Posts Tagged ‘Jehoshaphat’

How often do people say, “Did you pray about it?” or “Did you ask God first?” and although I may or may not specifically seek God’s favor or direction, can I hear truth if I have already made up my mind on what I want to hear, on what I want to do? Am I just looking for a stamp of approval?

I Kings 22:5
But Jehoshaphat also said to the king of Israel [Ahab], “First seek the counsel of the LORD.”

When Jehoshaphat came to ask Ahab to join forces against the King of Aram [Damascus], they both knew they needed God’s go-ahead. Despite hearing his standard 400 prophets affirm the plan, Ahab (evil as he was) still wanted one more proof, a endorsement from the prophet Micaiah who served the one God. They went through the motions and Micaiah even played along and agreed with all the other prophets. But Ahab didn’t believe him and made him give the true message from God. It wasn’t a good message: both armies would be scattered and Ahab would lose his life.

Despite dressing in disguise for the battle, a random arrow shot Ahab anyway. He stood and watched the battle and the destruction of his army as blood filled his chariot before he died.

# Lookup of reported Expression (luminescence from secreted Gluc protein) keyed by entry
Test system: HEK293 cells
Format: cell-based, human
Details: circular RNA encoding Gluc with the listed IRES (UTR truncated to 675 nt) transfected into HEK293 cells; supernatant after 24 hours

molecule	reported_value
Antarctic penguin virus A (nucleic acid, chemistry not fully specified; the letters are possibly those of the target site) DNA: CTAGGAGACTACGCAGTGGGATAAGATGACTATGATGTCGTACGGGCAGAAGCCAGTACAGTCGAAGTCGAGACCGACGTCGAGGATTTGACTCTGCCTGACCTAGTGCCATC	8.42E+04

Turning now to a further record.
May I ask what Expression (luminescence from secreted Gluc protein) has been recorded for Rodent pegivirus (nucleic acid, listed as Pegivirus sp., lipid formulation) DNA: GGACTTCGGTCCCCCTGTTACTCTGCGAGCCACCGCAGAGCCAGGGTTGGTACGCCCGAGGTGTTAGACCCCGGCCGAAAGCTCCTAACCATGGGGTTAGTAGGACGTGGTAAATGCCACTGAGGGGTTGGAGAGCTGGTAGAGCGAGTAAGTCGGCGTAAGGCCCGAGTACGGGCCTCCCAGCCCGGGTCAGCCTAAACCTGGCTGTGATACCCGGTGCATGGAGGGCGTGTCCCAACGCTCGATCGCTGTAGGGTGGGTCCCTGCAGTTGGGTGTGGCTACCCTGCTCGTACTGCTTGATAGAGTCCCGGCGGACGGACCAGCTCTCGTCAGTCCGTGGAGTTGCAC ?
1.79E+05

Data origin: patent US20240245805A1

Ahab believed he could trick the prophecy by disguising himself. He actually believed in the words of Micaiah enough to do that, but not enough to halt the plan, to change his mind.

I don’t have a prophet to come to my house and tell me God’s answers to my questions. But I have written often and believe the presence of the Holy Spirit within me is my source of inspiration and prophetic expression. As a result, I am respectably good at hearing affirmation from the Spirit when I seek a sanction to proceed. But I am not no sure I recognize the stop signs, the tug of holding back, the cautions. Sometimes, I will take silence as an approval. It’s because I want that thing to happen; I want to will it to be so, to be OK.

My single focus on what I want closes my interior hearing. I am no better than Ahab in that regard.

Forgive me Lord. Help me sustain those times of confusion or “not knowing” long enough to hear truth, to recognize truth whether it be a yes or no, a now or later, a different answer than I want.

Read Full Post »

%d bloggers like this: